UPDATED 11.12am: The Tauranga phase of the operation was done of Friday, with checkpoints in the Papamoa, Mt Maunganui, and Tauranga CBD areas using mobile units, two 'booze buses' and more than 25 staff.
More than 1500 people were breath-tested with 12 subsequently being processed for drink-driving. A number of which also had their licences immediately suspended and vehicles impounded.
Sergeant Mark Duytshoff, officer in charge of the Western Bay Of Plenty Traffic Alcohol Group, said the timing of the operation at the beginning of the festive season was no coincidence and was part of Operation Profile, the wider Western Bay of Plenty Alcohol operation which began on October 17 and runs through to January 13, 2013.
"It's a reminder that with summer approaching in addition to the festive season ahead of us, we will all be going out and having a good time and that's fine but if we are going to be drinking everyone needs to make transport arrangements before they head out.
"Remember it's simply not worth the risk of injuring yourself, your passengers or innocent members of the public for the cost of a taxi fare or inconveniencing friends or family."
Road safety was everyone's responsibility, Mr Duytshoff said.
"Remember, drivers can expect to be breath tested any time and anywhere. Don't drive after drinking alcohol or taking drugs - it's simply not worth the risk."
EARLIER: Waikato police say too many Bay of Plenty drivers are getting behind the wheel drunk or in breach of their graduated driver's licences.
A combined drink-driving operation was held over the weekend which saw police from Waikato travel to Tauranga and Taupo to hold several alcohol checkpoints.
Officer in charge of Operation Jackson, Sergeant Grant Houston of the Waikato Traffic Alcohol Group, said about 40 staff carried out an alcohol focused operation on Friday and Saturday nights.
"On Friday night Waikato staff travelled over to Taupo and Tauranga while on Saturday night Bay of Plenty officers came over to conduct a number of alcohol checkpoints in and around Hamilton.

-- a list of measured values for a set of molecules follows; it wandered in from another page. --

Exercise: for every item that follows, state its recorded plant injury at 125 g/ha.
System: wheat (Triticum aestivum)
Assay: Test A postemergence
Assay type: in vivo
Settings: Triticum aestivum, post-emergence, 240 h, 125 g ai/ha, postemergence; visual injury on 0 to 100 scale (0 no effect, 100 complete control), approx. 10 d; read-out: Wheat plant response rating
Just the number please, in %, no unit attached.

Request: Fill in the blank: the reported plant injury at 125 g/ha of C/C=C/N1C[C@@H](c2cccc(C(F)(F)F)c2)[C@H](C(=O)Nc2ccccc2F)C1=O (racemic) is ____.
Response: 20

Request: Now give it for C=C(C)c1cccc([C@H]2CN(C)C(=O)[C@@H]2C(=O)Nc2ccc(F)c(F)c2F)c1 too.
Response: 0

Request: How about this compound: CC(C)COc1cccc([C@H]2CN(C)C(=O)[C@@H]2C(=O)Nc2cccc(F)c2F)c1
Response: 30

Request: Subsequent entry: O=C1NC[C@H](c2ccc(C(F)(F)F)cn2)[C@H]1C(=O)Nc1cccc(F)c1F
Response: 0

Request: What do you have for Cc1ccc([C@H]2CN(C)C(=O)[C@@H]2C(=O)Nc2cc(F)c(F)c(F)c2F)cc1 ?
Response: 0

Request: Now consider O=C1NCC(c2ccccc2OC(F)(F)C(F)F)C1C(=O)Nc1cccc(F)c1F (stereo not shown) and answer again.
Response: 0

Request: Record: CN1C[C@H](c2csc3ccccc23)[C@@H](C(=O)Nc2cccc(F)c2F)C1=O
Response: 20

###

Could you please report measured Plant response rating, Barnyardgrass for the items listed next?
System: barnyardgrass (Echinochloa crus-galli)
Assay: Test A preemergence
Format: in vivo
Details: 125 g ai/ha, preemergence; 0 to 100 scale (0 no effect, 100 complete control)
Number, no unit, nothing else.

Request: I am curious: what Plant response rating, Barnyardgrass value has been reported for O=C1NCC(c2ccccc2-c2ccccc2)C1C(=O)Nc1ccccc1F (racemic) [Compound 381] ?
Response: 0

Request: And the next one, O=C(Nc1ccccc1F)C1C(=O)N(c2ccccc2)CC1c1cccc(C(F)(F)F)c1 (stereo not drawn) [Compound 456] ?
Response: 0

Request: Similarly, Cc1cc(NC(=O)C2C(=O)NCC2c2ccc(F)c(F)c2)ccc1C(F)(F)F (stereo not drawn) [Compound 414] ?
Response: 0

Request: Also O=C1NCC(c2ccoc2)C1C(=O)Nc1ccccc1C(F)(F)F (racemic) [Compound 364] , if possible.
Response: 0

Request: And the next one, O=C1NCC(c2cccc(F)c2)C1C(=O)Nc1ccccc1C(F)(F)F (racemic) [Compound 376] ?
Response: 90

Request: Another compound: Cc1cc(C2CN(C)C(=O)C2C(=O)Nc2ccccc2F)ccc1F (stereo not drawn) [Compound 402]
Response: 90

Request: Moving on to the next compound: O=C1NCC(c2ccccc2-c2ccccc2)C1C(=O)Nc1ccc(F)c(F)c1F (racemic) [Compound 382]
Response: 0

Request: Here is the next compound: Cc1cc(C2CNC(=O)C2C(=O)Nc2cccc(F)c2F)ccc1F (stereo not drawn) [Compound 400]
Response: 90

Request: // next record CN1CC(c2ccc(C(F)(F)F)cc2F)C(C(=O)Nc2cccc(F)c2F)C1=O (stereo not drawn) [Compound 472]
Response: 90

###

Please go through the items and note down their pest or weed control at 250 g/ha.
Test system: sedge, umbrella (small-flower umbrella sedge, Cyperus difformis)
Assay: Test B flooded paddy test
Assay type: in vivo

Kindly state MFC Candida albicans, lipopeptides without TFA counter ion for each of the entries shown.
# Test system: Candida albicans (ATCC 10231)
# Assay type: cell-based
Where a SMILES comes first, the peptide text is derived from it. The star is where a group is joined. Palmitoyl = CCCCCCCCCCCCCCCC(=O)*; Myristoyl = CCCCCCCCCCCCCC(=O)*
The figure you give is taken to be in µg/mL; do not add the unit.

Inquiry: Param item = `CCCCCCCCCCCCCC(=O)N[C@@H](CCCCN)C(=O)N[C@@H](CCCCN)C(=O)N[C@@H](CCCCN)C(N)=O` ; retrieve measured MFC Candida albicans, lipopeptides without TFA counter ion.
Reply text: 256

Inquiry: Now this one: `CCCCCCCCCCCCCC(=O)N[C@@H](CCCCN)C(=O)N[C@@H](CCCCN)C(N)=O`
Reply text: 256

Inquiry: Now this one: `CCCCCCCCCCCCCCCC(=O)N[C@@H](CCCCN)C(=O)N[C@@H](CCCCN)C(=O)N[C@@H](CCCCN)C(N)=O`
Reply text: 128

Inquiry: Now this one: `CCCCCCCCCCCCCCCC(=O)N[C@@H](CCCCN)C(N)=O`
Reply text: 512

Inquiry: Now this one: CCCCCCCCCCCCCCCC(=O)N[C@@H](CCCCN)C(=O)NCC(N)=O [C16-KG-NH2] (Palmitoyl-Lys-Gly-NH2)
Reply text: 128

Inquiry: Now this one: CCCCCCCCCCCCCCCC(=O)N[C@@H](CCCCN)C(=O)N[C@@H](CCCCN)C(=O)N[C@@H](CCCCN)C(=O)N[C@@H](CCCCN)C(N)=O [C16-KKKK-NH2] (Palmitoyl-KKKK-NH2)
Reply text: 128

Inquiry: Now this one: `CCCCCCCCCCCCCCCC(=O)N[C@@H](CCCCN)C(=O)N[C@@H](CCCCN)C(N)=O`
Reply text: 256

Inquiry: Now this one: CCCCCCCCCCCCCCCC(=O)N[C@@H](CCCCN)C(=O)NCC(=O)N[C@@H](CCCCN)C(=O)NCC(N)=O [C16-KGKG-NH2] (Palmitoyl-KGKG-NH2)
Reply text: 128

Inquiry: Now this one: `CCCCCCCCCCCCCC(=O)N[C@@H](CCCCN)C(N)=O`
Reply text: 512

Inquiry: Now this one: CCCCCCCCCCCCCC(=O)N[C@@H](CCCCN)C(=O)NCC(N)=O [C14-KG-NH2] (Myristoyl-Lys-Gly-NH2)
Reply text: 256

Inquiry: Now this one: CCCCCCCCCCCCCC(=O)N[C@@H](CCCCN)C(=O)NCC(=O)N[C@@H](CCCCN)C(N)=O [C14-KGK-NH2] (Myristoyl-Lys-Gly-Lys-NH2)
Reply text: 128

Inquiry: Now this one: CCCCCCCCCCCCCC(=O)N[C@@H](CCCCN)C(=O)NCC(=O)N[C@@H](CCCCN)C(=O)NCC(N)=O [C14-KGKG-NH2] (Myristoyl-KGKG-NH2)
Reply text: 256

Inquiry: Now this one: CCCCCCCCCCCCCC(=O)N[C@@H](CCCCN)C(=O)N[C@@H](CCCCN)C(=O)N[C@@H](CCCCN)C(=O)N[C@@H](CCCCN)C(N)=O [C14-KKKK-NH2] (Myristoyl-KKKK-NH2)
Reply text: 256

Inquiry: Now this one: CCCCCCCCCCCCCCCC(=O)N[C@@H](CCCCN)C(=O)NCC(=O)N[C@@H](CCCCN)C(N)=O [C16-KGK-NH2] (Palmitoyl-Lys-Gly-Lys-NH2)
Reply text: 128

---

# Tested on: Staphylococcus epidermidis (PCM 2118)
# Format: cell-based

"Disappointingly, despite officers setting up their checkpoints during daylight hours as a deterrent, of the 5140 drivers stopped 45 are now facing court action or awaiting the results of blood tests for excess breath or blood alcohol."
Mr Houston said eight drivers had their licences suspended for returning breath alcohol results over 650mgms, the legal alcohol limit for a fully licensed driver is 400mgms.
"Operation Jackson is a prevention based activity conducted at the beginning of each summer designed to saturate areas with a highly visible policing presence to encourage the anti-drink driving message.
"When you consider we stopped over 5000 drivers, if they tell 10 friends and they tell 10 friends then the message the police can be out there, any where and at any time tarts sinking in. Unfortunately the 45 drivers in question either didn't get the message or chose to ignore it." Another concerning trend for police was young or inexperienced drivers ignoring the restrictions of their graduated driver's licences.
"During the course of Friday and Saturday nights several young drivers were found out driving after 10pm, often carrying passengers. The restrictions of graduated drivers licences are in place to help vulnerable drivers gain experience on the roads and if they are found breaching them they can expect the Police to take action."